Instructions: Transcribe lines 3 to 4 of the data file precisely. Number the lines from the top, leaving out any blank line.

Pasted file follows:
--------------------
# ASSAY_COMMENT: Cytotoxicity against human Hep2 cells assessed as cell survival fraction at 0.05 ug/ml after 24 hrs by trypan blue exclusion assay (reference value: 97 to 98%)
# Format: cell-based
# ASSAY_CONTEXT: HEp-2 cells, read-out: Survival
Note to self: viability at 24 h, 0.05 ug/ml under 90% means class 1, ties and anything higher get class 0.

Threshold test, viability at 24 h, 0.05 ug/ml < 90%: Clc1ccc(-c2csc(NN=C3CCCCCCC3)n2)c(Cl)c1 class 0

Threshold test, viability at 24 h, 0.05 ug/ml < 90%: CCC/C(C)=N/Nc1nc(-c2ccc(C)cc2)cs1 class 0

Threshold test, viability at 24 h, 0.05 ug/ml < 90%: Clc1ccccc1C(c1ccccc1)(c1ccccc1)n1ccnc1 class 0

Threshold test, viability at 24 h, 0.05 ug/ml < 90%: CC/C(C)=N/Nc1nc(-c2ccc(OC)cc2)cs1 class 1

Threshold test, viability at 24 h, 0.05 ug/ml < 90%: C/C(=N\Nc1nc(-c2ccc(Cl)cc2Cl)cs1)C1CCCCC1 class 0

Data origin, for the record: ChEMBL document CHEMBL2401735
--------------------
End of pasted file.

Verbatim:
# ASSAY_CONTEXT: HEp-2 cells, read-out: Survival
Note to self: viability at 24 h, 0.05 ug/ml under 90% means class 1, ties and anything higher get class 0.